CNC: Part bending in turning – the Reality
Let’s say you want to turn the part in fig. A from a cylindrical raw material. If you turn without holding the free end in a tailstock, would you get the part shown in fig. 1 or the one in fig. 2 ?
Most people’s answer would be fig. 1, but the video below shows you the correct answer.
Pics. and text source: CADEM NCyclopedia multimedia CNC training software.
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What is Proof and ABV on alco(hic!)hol bottles ?
Alcohol by Volume, or ABV, is the percentage of ethyl alcohol in the total volume. You’ll find ABV Alcohol by Volume is also written as ABV, V/V, or alc/vol.
All these mean the same thing – 40 ml of alcohol in every 100 ml of contents (the other 60 ml being mainly water): 40 % V/V, 40 % ABV, Alc. 40% by vol, 40 % vol, 40% alc/vol.
Proof is a more complicated and confusing term. The term ‘Proof’ originated in England 500 years ago. Rum was taxed at different rates depending on its alcohol content. The rum was tested by soaking a pellet of gunpowder in it. If the gunpowder could still burn after the soaking, the rum was rated as ‘above proof’ and taxed at a higher rate. Gunpowder would not burn after soaking in rum that had less than 57.15% ABV. So rum that contained this percentage of alcohol was said to be “100° (one hundred degrees) proof”. To convert Proof to ABV, just multiply by 0.5715.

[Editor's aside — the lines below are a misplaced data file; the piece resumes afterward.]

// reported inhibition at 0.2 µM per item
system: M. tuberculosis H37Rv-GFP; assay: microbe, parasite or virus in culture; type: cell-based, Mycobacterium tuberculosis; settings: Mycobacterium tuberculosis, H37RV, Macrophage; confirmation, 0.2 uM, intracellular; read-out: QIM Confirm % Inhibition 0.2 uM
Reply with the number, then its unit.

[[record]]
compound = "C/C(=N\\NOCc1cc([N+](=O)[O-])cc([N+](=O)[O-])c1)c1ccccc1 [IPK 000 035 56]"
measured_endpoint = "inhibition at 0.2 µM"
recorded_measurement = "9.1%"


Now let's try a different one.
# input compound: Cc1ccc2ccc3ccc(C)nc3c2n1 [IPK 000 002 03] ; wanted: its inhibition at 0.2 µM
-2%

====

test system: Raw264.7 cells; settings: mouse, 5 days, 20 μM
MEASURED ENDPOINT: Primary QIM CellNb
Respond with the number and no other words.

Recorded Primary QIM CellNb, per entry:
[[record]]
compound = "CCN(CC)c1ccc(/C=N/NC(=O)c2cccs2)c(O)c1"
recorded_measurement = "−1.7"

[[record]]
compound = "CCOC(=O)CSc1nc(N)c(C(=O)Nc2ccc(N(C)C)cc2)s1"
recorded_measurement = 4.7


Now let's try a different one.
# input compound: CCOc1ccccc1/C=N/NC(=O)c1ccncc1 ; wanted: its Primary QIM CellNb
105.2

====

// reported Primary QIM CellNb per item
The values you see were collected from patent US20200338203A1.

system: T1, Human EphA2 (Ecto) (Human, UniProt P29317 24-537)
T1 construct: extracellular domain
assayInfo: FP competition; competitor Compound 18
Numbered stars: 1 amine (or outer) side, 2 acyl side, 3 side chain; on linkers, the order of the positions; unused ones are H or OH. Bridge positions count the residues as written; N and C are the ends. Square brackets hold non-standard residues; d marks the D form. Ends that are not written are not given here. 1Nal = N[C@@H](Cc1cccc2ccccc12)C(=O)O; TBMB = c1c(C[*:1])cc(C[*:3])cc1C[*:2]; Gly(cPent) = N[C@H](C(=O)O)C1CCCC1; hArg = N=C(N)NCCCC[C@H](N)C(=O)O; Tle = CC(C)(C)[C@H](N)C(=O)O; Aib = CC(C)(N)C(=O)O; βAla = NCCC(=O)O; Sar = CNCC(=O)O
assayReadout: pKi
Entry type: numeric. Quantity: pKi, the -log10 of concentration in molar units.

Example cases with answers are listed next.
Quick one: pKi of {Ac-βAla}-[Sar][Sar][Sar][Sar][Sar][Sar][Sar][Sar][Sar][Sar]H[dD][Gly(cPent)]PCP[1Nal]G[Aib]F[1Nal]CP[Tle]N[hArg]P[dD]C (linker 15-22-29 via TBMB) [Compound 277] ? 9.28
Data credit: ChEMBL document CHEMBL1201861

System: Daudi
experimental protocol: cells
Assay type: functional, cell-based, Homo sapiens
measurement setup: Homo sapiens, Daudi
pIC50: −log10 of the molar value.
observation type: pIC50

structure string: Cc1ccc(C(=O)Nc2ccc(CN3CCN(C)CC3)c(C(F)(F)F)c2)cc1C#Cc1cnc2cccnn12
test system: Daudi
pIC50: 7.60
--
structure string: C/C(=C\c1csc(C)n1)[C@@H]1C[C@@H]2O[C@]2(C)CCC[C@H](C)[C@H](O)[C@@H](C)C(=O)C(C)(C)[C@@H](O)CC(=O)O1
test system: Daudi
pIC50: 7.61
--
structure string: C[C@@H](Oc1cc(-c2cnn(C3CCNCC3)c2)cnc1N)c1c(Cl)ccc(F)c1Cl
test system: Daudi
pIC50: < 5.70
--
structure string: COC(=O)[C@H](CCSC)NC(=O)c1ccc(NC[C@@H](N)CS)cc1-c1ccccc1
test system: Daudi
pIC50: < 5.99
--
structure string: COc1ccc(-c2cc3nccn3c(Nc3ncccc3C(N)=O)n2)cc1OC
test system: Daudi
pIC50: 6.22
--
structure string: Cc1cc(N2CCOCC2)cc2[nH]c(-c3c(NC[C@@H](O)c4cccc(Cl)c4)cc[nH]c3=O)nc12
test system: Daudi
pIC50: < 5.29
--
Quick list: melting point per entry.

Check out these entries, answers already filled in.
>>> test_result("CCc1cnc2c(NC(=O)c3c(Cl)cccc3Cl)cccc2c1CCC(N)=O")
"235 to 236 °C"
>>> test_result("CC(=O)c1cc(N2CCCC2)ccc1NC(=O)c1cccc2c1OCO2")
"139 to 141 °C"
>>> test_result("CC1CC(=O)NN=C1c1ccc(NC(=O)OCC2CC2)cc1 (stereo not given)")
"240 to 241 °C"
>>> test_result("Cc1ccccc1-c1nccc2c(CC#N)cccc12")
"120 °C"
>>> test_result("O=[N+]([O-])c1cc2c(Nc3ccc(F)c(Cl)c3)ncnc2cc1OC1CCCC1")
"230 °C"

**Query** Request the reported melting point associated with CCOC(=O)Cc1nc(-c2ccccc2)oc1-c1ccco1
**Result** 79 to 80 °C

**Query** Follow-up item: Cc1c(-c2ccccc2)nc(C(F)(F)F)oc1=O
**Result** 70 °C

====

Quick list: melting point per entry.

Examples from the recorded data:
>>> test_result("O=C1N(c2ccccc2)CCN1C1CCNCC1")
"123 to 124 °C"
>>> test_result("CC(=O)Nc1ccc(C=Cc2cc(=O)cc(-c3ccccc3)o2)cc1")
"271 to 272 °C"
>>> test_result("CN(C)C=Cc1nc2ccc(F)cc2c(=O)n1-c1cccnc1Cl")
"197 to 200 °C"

See the label below, and note the year of manufacture. It’s 86 % ABV (that’s a crazy amount – the average whisky is about 40 %), and the label says “flammable”.
In the US, proof merely meant 2 x ABV. So if a bottle said 100 % Proof, it meant 50 % ABV.
Very confusing, this Proof business.
Happily for us tipplers of today, Proof is obsolete. ABV, which is easy enough to understand even with faculties dulled by alcohol, is the standard used world over.
Here’s a page that has ABV for various types of liquor.